Biological computing is held towards a new era of processing platforms based on the bio-logical computer structures that are at the heart of biological systems with information processing capabilities. These bio-logical computer structures are mostly based on gene regulatory networks, mainly because their dynamics reminds the computer logic structures functioning. The use of these bio-structures is still in its early days since they are for the time being far less effective than their silicon counterparts. However, their use can be already exploited for a wide range of applications, covering pharmacological, medical and industrial. In order to develop such applications, a precise design that is based on computational modelling is vital in the process of their implementation.
Gene regulatory networks can be described as a chemical reacting systems. The dynamics of such systems is defined at the molecular level with a set of interacting reactions. The stochastic simulation algorithm can be used to generate the time evolution trajectories of each chemical species by firing each reaction according to a Monte-Carlo experiment. The main shortcoming of this approach is its computational complexity, which increases linearly with the total number of reactions that have to be simulated. When the number of reactions becomes too high, the stochastic simulation algorithm turns out to be impracticable. This is the case of certain gene regulatory networks, which can be either found in nature or can be artificially constructed. An additional problem lies in the fact that reactions in such networks can often occur at different time scales, which can differ by many orders of magnitude. Such scenario occurs when gene regulatory networks contain multiple cis-regulatory binding sites, on which different transcription factors are able to bind non-cooperatively. The transcription factors binding occurs much faster than the average reactions in the gene expression, therefore, this time-scale gap needs to be accounted into the simulation. Moreover, the transcription control can be affected by specific dispositions of the bound transcription factors, which is only possible to simulate, if all the reactions that can produce the same dispositions are defined. The number of such reactions increases exponentially with the number of binding sites.
In order to decrease the time complexity of the stochastic simulation algorithm for such gene regulatory networks, an alternative algorithm called the dynamic multi-scale stochastic algorithm (DMSSA) is proposed, in which the reactions involved in the transcription regulation can be simulated independently, by performing the stochastic simulation algorithm in a nested fashion. This is conditioned by the property of the set of reactions, describing the gene regulatory network, being divided into two subsets, i.e. a set of "fast" reactions, which occur frequently in a short time scale, and a set of "slow" reactions, which occur less frequently in longer time scales. This thesis demonstrates the equivalence between this approach and the standard stochastic simulation algorithm and shows its capabilities on two gene regulatory models, that are commonly used as examples in systems and synthetic biology.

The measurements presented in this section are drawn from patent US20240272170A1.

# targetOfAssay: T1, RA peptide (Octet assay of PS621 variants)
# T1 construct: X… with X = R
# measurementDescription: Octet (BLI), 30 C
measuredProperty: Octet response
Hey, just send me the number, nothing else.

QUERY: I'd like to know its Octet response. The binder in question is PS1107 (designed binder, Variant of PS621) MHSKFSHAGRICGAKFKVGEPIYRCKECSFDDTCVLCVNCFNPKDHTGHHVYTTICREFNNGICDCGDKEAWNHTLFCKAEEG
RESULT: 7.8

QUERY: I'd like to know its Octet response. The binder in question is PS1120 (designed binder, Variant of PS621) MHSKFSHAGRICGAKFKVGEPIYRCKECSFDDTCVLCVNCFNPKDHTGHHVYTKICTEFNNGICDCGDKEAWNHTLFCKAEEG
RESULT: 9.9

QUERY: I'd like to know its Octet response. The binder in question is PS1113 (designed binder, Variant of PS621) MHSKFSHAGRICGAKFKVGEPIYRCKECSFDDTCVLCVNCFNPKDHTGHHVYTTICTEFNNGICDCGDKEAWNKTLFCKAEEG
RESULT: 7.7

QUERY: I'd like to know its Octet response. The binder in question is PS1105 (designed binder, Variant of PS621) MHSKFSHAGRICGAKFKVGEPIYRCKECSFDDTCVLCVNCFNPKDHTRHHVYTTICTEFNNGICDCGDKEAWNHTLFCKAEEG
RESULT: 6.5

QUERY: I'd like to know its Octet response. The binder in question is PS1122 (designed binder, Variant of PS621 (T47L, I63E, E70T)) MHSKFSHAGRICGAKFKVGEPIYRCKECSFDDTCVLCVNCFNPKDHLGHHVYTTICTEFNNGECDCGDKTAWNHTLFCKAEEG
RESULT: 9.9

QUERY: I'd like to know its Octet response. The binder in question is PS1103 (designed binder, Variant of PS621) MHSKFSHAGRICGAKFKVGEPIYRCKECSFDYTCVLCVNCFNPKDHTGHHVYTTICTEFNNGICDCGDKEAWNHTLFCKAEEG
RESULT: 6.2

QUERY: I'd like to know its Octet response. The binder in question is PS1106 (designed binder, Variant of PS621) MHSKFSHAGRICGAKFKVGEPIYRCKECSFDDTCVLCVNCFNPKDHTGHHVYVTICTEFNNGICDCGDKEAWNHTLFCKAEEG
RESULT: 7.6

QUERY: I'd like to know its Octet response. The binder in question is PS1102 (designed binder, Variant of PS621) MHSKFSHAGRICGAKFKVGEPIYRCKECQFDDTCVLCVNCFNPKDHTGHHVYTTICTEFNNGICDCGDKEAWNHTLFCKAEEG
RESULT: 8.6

The thesis focuses on how to identify the most important input parameters of multi-scale models, that affect the system the most. This is a common practice during the design of bio-logical structures and can be achieved with the sensitivity analysis. It may be difficult to carry out such analysis for complex reaction networks exhibiting different time scales. In order to cope with this issue, an alternative computation of the elementary effects in the Morris screening method is proposed, which is able to sort all the model parameters, independently on their structural or time scale definitions, in order of importance, i.e. which parameter carries the largest influence on the response of the model.
To ease the use of the simulation algorithm and to perform the sensitivity analysis, the thesis presents ParMSSA, an OpenCL based engine for performing parallel stochastic simulations on multi-core architectures. ParMSSA aims to accelerate the simulations, performed with our approach. ParMSSA is capable to run concurrently multiple instances of DMSSA, which are usually needed for reducing the noisy results of stochastic simulations. ParMSSA provides also a framework for performing the Morris screening experiment on reaction networks, which allows users to carry out the sensitivity analysis of observed systems. The simulation results provided by the ParMSSA can be easily interpreted and can be used to assess the robustness of the bio-logical computer structures.
The proposed algorithms and the proposed simulation engine were applied on two case studies, i.e. on the Epstein-Barr virus genetic switch and on the synthetic repressilator with multiple transcription factor binding sites. The results of the sensitivity analysis of the repressilator revealed that larger numbers of binding sites increase the robustness of the system and thus the robustness of the oscillatory behaviour.